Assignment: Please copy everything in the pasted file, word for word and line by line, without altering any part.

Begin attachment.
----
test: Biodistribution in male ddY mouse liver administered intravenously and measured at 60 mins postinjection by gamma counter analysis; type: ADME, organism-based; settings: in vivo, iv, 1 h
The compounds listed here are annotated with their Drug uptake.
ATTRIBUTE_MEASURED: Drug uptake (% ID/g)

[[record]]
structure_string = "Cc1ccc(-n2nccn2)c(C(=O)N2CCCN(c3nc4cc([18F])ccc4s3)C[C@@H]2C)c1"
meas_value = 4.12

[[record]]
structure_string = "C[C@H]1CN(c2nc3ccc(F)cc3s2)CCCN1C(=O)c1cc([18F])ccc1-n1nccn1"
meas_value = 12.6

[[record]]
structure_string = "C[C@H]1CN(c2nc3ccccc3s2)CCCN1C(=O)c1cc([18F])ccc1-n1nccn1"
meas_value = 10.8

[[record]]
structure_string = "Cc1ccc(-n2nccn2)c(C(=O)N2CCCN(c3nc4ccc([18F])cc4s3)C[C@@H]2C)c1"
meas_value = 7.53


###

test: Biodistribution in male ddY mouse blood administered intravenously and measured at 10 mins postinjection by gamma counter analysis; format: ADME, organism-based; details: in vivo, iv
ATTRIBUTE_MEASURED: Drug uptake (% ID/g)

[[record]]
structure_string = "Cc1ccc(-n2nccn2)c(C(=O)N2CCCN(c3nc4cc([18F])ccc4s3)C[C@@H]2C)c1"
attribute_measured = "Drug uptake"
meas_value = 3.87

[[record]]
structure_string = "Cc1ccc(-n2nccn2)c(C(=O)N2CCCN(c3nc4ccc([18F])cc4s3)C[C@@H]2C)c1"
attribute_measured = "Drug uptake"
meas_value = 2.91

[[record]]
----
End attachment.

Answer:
test: Biodistribution in male ddY mouse liver administered intravenously and measured at 60 mins postinjection by gamma counter analysis; type: ADME, organism-based; settings: in vivo, iv, 1 h
The compounds listed here are annotated with their Drug uptake.
ATTRIBUTE_MEASURED: Drug uptake (% ID/g)

[[record]]
structure_string = "Cc1ccc(-n2nccn2)c(C(=O)N2CCCN(c3nc4cc([18F])ccc4s3)C[C@@H]2C)c1"
meas_value = 4.12

[[record]]
structure_string = "C[C@H]1CN(c2nc3ccc(F)cc3s2)CCCN1C(=O)c1cc([18F])ccc1-n1nccn1"
meas_value = 12.6

[[record]]
structure_string = "C[C@H]1CN(c2nc3ccccc3s2)CCCN1C(=O)c1cc([18F])ccc1-n1nccn1"
meas_value = 10.8

[[record]]
structure_string = "Cc1ccc(-n2nccn2)c(C(=O)N2CCCN(c3nc4ccc([18F])cc4s3)C[C@@H]2C)c1"
meas_value = 7.53


###

test: Biodistribution in male ddY mouse blood administered intravenously and measured at 10 mins postinjection by gamma counter analysis; format: ADME, organism-based; details: in vivo, iv
ATTRIBUTE_MEASURED: Drug uptake (% ID/g)

[[record]]
structure_string = "Cc1ccc(-n2nccn2)c(C(=O)N2CCCN(c3nc4cc([18F])ccc4s3)C[C@@H]2C)c1"
attribute_measured = "Drug uptake"
meas_value = 3.87

[[record]]
structure_string = "Cc1ccc(-n2nccn2)c(C(=O)N2CCCN(c3nc4ccc([18F])cc4s3)C[C@@H]2C)c1"
attribute_measured = "Drug uptake"
meas_value = 2.91

[[record]]